On Feb. 19, Finance Minister De Jong tables his first provincial budget. He recently announced that it will be a balanced budget and warned there isn't a lot of room for extravagant spending promises and proposals. It sounds straightforward enough, but look again.
He doesn't actually promise there won't be any extravagance but only that there isn't a lot of room for it. In other words, he's given himself some wiggle room to overspend somewhere in the budget. So it's not out of the question that a goody or two to entice voters in the upcoming election will be included. Or, perhaps more likely, there will be a bit more corporate welfare to boost the so-called Jobs Plan. Or maybe a little of both. After all, it's an election year.
The thrust of the minister's announcement is that the budget will be "balanced."
However, his understanding of that term is not necessarily the same as ours. For those of us responsible for household spending, a budget is a means to ensure our expenditures don't exceed our income. Moreover, we know the wisdom of allowing for the unexpected, such as income interruption or unforeseen cost items, and accordingly set aside money for these contingencies. In other words, we balance our budget by apportioning our income to see us through life's rough patches as well as to meet our day-to-day needs.
The B.C. Liberal government implies it does much the same, but it doesn't. Indeed, although described as balanced, for the last half dozen years, each annual budget has ended the year with a deficit; that is, provincial expenditures have exceeded provincial income. The deficit for the current fiscal year 2012/2013, for example, will be about $389 million
Deficits are usually the result of overspending during the budget period due to unforeseen circumstances. But B.C.'s budgets in recent years have had an added and more telling element right at the outset: that is, despite evidence to the contrary, successive finance ministers have included in their budgets forecasted resource revenues that never materialized. The result has been that the touted balanced budget offered in February ends up in financial disarray by December.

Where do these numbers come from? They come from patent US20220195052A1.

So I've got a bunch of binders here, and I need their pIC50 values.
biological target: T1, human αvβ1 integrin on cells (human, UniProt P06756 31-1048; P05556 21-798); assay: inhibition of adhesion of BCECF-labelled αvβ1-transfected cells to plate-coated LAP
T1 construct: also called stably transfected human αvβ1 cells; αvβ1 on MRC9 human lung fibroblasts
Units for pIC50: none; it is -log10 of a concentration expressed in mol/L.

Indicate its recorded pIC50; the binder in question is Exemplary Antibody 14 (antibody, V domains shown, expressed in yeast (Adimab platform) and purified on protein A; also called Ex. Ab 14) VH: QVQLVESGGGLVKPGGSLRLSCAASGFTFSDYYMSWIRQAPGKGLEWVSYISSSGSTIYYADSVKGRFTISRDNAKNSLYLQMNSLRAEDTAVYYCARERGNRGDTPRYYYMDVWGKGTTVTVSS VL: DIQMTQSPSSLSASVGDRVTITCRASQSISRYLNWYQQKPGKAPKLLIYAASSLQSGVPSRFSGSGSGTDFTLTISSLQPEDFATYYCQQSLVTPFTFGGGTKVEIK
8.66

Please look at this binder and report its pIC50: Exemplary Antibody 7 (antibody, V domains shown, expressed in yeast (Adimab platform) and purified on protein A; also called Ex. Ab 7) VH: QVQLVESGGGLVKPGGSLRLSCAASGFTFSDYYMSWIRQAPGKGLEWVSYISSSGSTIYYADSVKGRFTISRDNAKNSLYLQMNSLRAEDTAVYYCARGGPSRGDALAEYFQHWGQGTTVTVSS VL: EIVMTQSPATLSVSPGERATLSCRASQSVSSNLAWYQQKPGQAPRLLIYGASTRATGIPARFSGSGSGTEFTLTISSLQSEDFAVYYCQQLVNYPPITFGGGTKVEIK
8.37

The Liberal government tends to blame this outcome on circumstances beyond its control. But the culprit is actually the misreading or misrepresentation of market trends. For example, the government collects royalties on the sale of natural gas, and the higher the sales volume, the more it is paid. For the last number of years the unit price of gas has been depressed due to a market glut in North America, but the government nevertheless repeatedly based annual provincial revenue calculations on an anticipated recovered and rising price. According to two previous finance ministers, the natural gas price increase projection included in each of their budgets was based on the advice of industry experts. . It either didn't occur to them to go elsewhere for advice after the first deficit outcome, or they deliberately adopted an inflated calculation in order to "balance" their budgets.
Bill Brassington, Burnaby
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